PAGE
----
Different Times, Different Pace
“Everybody walked – you didn’t think anything of it,” Bev recalls of her childhood. Her maternal grandparents had a farm, which her uncle later took over. The farm supplied some luxuries, such as butter, during the hard times of the Depression and World War II rationing, though the taste was “strong,” Bev remembers. And life in an old farmhouse wasn’t easy in winter. “They lived in the kitchen, which was huge, with a big woodstove.”
Claremont was a regional center in those days. “People went there to shop,” says Bev. “What changed it was the Interstate coming through. And then of course the changes in manufacturing.”
Bev was home from college in 1946 when she met Jerry Damren, recently out of the service. He had served in Italy, fighting at Monte Cassino. Taken prisoner, he spent eight months in a German prison camp late in the war. “There was not much to eat,” says Bev, describing his captivity. “It was the worst winter in quite a while, and there was no heat. You’ve heard of grass soup… But the worst thing was there was nothing to do. Boredom was the biggest problem.”
When Jerry returned, he finished up an education degree at Duke, where he had a baseball scholarship. His real love was history, recalls Bev, but when he moved back to New Hampshire he landed a job teaching social studies at West Lebanon’s high school, then in the Seminary Hill school building. Those first years he also “coached everything they had – well, not track.”
Sports were important, because there was not much for kids to do. “We figured to start in a small school, a good place to start, stay a couple of years and then move on,” Bev laughs. But Jerry stayed with the school his whole career, moving to Lebanon when the schools consolidated in the late 1950s.
Nowadays Lebanon and West Lebanon merge into one another, with commercial and residential development of various density linking the two centers, but the two towns felt very separate 60 years ago, Bev remembers, and because classes at the West Leb high school were so small the kids were very close. “Jerry took a job at the new high school to go with the kids,” she says. “It was very hard, especially for the kids who were going to be seniors.
At first, the couple lived in an apartment across the street from the school, a useful convenience since they had no car. In 1960 they moved to the house on Maple Street, just down the hill from Mt. Lebanon School, that is still Bev’s home.
While Jerry taught, Bev also involved herself with the schools, first as a volunteer, then subbing. “I really enjoyed Mt. Lebanon School,” she says. “I did everything but be the janitor! I even covered for the principal a few times.”
Bev and Jerry had four boys, three of whom have stayed in the area. While their claims to fame are various and impressive, it’s probably Jon who is familiar to the greatest number of people, since he is the owner and co-founder of Stateline Sports, which supplies equipment and clothing to most local schools, and also supports a wide range of recreational teams – an excellent example of a local, community-oriented business.
Bev’s biggest mark on the town is undoubtedly the new Kilton Public Library. The old West Lebanon library, a small, solid building on the west side of Main Street, has an interesting origin. The library on the Lebanon Green was one of almost 1,700 across the country built with assistance from Andrew Carnegie. When West Leb residents heard these plans, they gathered money from community dinners, dances, and other grassroots fundraising to build their own library. Both libraries opened in 1909, but West Lebanon opened first.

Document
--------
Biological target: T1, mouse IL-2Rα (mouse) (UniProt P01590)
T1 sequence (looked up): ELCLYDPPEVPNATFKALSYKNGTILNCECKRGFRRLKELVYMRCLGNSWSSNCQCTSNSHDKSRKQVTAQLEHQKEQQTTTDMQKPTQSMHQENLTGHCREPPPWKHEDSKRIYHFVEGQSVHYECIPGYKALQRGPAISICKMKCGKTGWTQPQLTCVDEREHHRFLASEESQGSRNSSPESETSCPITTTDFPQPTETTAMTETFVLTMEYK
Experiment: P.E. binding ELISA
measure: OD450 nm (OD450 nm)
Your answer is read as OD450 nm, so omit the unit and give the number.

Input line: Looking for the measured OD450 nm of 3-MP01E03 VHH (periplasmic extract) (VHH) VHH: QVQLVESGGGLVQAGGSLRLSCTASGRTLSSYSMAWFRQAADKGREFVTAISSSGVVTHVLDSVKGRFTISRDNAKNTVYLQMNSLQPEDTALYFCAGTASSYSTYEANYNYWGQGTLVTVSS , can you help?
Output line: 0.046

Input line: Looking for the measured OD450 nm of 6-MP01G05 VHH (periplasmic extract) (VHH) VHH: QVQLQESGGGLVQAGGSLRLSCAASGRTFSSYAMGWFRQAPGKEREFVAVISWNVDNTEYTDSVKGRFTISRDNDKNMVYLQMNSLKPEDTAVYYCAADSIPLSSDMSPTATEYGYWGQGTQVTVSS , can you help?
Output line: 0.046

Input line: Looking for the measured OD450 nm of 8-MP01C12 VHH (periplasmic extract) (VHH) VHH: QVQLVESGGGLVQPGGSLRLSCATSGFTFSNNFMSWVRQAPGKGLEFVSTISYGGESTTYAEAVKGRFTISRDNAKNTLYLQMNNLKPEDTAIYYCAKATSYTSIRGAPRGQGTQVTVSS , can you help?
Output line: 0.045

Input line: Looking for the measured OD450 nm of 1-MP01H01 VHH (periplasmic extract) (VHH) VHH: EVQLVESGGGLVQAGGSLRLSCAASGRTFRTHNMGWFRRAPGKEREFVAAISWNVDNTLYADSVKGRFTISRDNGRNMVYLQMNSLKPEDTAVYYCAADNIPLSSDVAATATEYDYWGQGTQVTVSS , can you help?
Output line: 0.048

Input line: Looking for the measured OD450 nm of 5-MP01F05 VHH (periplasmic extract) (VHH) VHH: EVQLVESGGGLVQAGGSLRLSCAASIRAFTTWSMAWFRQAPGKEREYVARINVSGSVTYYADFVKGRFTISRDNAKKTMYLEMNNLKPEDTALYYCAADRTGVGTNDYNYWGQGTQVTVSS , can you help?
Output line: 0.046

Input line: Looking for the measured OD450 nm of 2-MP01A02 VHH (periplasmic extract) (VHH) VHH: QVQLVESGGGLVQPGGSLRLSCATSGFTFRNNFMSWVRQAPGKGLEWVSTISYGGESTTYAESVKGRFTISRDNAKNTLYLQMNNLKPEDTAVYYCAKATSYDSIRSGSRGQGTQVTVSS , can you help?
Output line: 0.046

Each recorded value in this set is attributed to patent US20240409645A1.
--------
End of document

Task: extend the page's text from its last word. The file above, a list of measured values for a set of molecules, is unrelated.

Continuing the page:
Bev remembers using “the little library down here,” but adds, “You were very limited in what you could do. Still, it was friendly: Miss Watson was the librarian there, for 50 years, and the kids used it; it was the only place to look things up.”
In the days before the Interstate, Jim Kilton graduated from Dartmouth and returned to his father’s drugstore, Red Cross Pharmacy on West Lebanon’s Main Street. (The building is now a chiropractic office.) He ran the pharmacy, which also had a popular soda fountain, for many years, known for his kindness, and for putting in long hours. He and his wife, Willena, had no children, and in 1999 they left generous bequests to local organizations, including Alice Peck Day Memorial Hospital, their church, and $1.3 million to renew or replace the library.
The library trustees, including Bev, who had joined the board in 1997, examined the possibility of on-site expansion. “But there wasn’t much space, and it just didn’t seem wise to put that much money into a limited site. The place on Main Street – it was a filling station when I moved here – was an unattractive empty lot for the main street of a city. And they were asking a tremendous price, almost a million dollars. When Dan [Smith, then board chair] called, they had a potential buyer. He said, ‘If anything changes, let me know.’”
Over the next ten years, the trustees bought the land, raised additional funds, found an architect, and shepherded the project to completion. Bev, who was board chair when the library opened in 2010, says, “The best advice we were given was to get an architect who’d done libraries before; they knew things we wouldn’t have thought of. And Walter Paine [former editor/publisher of the Valley News] came on the board. I don’t think we’d be where we are if he hadn’t joined in – so involved and hard-working.” Considering, she adds, “It was a lot of work, but worthwhile, and I think everyone’s happy with the outcome.”